4 tips for reducing food waste

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food-wasteSmall Footprints is taking a well earned rest this week, but she’s not leaving us sitting idle!

Four our ‘Change the world Wednesday‘ challenge we’ve been asked to reflect on our green achievements again.

This time she asks “Of all your green achievements, which one was the hardest to accomplish and why? How did you overcome the obstacles?”

One of the most challenging things for me has been reducing food waste.

In the UK, the average household throws away one third of the food they buy. No one would admit to that stupidity or amount of waste, but actually, if you start taking an inventory of the things you toss, it’s easy to see how you can do that.

Here are a few reasons off the top of my head:

  • We tend to be creatures of habit. We buy the same things each week, so we end up stockpiling things
  • We get lured by special offers that we cannot resist
  • We don’t plan well
  • We don’t have time to cook and eat all the time; we’re busy people with packed schedules
  • Families with children end up with food that has been played with and rejected
  • Children’s appetites vary wildly from one day to the next
  • If we’re running late what’s not to love about getting a takeaway and wasting the food you already have at home
  • We comfort eat and this can mean buying more than we need

Here’s how I reformed my own wasteful behaviour:

Being accountable

One of the things that kept me on track was becoming publicly accountable for my food waste. Each week I used to photograph and describe what I was throwing away. For me, this motivation worked and made me work harder at achieving my goal of zero food waste. If you keep food waste your own little secret, what’s to stop you doing it?


I’m not into menu plans. I really admire people who use them, but they don’t work for me. So what I do is plan my shopping list around what I already have at home. This stops me stockpiling things. I check the fruit bowl, the vegetable rack and the food hanging around in the fridge and then shop accordingly.


Sunday evening is inventory night! I take a look through the food in the house and determine what needs using up – in order of desperateness! Then I’ll loosely plan a few meals around these items for the next couple of days. I have a whiteboard in the kitchen solely for this purpose. It has three lists on it – food that needs using quickly, commitments for the week (this is really important so I know how much time I have to prepare food each day), meal ideas that are based around the list of foods.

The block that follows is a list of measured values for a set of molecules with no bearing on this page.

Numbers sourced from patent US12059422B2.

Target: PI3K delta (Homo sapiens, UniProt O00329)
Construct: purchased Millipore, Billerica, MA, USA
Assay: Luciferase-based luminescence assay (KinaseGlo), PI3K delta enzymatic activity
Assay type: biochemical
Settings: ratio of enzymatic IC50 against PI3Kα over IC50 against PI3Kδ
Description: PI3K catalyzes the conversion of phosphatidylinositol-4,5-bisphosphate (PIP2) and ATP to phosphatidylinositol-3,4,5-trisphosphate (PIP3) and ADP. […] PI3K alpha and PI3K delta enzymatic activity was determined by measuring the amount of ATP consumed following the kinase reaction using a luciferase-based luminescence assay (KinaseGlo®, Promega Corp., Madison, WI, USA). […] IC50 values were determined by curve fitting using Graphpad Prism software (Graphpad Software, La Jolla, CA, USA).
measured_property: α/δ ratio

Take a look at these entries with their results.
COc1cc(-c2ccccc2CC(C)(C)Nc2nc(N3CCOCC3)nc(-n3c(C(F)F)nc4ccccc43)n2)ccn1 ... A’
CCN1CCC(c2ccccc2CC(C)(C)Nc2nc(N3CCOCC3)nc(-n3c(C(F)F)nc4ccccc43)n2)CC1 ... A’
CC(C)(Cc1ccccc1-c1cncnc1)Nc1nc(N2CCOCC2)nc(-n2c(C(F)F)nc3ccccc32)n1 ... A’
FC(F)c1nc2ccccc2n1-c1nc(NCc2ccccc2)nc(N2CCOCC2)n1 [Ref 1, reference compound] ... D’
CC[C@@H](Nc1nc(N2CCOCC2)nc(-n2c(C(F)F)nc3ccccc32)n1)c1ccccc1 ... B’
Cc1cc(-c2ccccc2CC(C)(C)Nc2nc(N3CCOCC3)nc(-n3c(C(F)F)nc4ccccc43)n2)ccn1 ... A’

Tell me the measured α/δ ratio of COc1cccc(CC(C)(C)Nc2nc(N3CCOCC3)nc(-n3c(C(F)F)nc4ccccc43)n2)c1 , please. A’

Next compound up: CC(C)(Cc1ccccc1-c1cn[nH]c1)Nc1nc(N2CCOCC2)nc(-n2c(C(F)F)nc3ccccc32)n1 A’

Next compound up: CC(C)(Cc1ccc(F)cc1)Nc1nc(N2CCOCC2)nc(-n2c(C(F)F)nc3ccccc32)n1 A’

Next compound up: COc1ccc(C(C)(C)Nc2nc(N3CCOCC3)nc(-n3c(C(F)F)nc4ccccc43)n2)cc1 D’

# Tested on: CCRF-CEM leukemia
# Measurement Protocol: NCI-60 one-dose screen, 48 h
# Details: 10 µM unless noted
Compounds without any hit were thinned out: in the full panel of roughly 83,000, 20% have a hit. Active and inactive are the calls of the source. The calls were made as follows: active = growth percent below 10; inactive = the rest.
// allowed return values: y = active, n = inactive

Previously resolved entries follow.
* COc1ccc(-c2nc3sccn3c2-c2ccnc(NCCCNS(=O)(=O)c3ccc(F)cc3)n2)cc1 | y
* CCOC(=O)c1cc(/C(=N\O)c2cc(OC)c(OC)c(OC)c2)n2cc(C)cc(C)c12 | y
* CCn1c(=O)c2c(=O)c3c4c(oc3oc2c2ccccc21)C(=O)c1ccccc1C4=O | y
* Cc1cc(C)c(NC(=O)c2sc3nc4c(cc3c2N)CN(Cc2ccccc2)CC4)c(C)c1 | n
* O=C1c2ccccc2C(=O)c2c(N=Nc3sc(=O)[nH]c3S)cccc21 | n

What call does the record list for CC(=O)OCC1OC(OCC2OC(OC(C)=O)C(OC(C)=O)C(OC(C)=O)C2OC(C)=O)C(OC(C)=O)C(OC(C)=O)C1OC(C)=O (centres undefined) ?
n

‘ingredients’ not ‘leftovers’

At our table we don’t pile our plates high; we take a little food with the knowledge we can always come back for more. This means ‘eyes bigger than belly’ syndrome is quashed and it’s teaching Little Miss Green a valuable skill about self knowledge – I’m amazed at the amount of her friends who can’t judge how much they think they can eat.
The food that is uneaten can go back into the fridge to be used up the following day because it hasn’t been pushed around someone’s plate.

I’d love to hear your tips for reducing food waste!


  1. Small Footprints on July 6, 2011 at 5:19 pm

    Wonderful ideas, Mrs. Green! I really like the idea of only taking small amounts and then going back for more if needed. I grew up in a culture that said pile it high and eat every single thing on your plate. I’ve spent years trying to break that mindset. I also like your idea of shopping around what you already have. In our house, we shop according to how much we have in our refrigerator and pantry … if there isn’t much, we shop … if there’s plenty, we use what we have. The fun part of that is when our cupboards are almost bare, we challenge each other (hubby & I take turns cooking) to come up with something good using only what’s on hand. We’ve ended up with some very creative dishes … but you know what … they have been really good! 🙂 BTW … things are fine in my world. I celebrated a birthday this week and have been having so much fun that I decided I didn’t want to sit in front of a computer to do my usual recap of the week. So … I gave myself a little gift. 🙂

  2. Stacey Couch on July 6, 2011 at 7:07 pm

    I really like the “be accountable” suggestion. Composting and recycling help with that because there’s something about sorting through your garbage that makes you realize how much there is. And when you have to work/turn that compost bin, sometimes you wish you had less to deal with! An occasional trip to the city dump also provides a reality check.

  3. Jessica | Cloth Diapering Mama on July 7, 2011 at 3:01 am

    I love that you do an inventory…I do one in my head, but will force myself to use my EYES this week and stare at the good food that is sitting toward the back of the fridge…right now its the green beans from the CSA that I didn’t feel like trimming before dinner time…will be sure not to waste them 😉 Thanks Mrs. Green!!

  4. Mrs Green on July 18, 2011 at 4:54 pm

    @Small Footprints: Oh I hear you sister on the wonderful ‘throw them all together’ meals. I LOVE those days in this house! I hope you had a wonderful birthday and what a smashing gift to give yourself 🙂

    @Stacey Couch: Oh yes – sorting through garbage; you’re right; it does make you realise about the choices you are making; thanks for the reminder…

    @Jessica | Cloth Diapering Mama: I hope you enjoyed those beans, Jessica!

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